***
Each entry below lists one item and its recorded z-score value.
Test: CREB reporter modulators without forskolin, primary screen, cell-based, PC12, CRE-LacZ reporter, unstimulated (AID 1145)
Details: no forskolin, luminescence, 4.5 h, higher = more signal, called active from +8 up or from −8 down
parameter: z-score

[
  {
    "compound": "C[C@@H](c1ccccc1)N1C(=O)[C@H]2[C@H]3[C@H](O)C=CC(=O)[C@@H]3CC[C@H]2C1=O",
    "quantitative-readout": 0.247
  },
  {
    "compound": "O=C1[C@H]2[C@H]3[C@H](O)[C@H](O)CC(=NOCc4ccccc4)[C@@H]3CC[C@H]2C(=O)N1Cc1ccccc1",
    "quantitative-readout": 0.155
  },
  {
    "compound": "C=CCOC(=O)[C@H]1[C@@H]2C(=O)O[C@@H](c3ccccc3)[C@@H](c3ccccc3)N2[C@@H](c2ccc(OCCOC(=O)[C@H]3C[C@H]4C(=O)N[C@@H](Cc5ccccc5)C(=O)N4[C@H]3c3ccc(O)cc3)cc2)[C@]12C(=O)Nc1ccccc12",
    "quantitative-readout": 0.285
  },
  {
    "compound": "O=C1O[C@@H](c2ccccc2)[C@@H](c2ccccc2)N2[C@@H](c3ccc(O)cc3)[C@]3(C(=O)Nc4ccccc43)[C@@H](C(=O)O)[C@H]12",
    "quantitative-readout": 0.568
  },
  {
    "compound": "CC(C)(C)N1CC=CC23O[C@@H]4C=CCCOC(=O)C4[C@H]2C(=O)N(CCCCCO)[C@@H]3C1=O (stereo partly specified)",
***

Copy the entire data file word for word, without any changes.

Each entry below lists one item and its recorded z-score value.
Test: CREB reporter modulators without forskolin, primary screen, cell-based, PC12, CRE-LacZ reporter, unstimulated (AID 1145)
Details: no forskolin, luminescence, 4.5 h, higher = more signal, called active from +8 up or from −8 down
parameter: z-score

[
  {
    "compound": "C[C@@H](c1ccccc1)N1C(=O)[C@H]2[C@H]3[C@H](O)C=CC(=O)[C@@H]3CC[C@H]2C1=O",
    "quantitative-readout": 0.247
  },
  {
    "compound": "O=C1[C@H]2[C@H]3[C@H](O)[C@H](O)CC(=NOCc4ccccc4)[C@@H]3CC[C@H]2C(=O)N1Cc1ccccc1",
    "quantitative-readout": 0.155
  },
  {
    "compound": "C=CCOC(=O)[C@H]1[C@@H]2C(=O)O[C@@H](c3ccccc3)[C@@H](c3ccccc3)N2[C@@H](c2ccc(OCCOC(=O)[C@H]3C[C@H]4C(=O)N[C@@H](Cc5ccccc5)C(=O)N4[C@H]3c3ccc(O)cc3)cc2)[C@]12C(=O)Nc1ccccc12",
    "quantitative-readout": 0.285
  },
  {
    "compound": "O=C1O[C@@H](c2ccccc2)[C@@H](c2ccccc2)N2[C@@H](c3ccc(O)cc3)[C@]3(C(=O)Nc4ccccc43)[C@@H](C(=O)O)[C@H]12",
    "quantitative-readout": 0.568
  },
  {
    "compound": "CC(C)(C)N1CC=CC23O[C@@H]4C=CCCOC(=O)C4[C@H]2C(=O)N(CCCCCO)[C@@H]3C1=O (stereo partly specified)",